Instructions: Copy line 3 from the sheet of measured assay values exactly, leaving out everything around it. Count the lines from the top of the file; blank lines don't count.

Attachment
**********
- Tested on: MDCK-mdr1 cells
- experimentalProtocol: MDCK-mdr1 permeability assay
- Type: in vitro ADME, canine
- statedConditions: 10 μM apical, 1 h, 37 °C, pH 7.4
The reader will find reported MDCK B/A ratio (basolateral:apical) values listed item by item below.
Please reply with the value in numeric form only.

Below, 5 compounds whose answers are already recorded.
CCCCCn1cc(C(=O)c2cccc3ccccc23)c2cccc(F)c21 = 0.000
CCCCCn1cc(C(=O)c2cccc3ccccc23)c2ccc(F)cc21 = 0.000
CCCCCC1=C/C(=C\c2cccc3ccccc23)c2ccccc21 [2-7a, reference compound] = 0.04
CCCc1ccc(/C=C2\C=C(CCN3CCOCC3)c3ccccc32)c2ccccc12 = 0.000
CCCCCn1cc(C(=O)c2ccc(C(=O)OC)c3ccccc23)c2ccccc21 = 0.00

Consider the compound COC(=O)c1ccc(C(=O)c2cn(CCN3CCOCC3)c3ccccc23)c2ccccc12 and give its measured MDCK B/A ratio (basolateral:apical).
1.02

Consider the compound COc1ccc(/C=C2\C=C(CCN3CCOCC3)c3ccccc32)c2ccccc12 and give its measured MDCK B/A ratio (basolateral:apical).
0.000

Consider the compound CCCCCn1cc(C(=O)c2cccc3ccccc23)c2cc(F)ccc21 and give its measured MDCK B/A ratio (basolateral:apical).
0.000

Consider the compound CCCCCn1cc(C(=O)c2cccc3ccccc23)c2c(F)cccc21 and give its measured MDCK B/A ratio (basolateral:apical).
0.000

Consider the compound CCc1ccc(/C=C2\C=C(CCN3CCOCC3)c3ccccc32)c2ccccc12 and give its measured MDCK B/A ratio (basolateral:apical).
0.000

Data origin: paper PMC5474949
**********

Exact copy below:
- Type: in vitro ADME, canine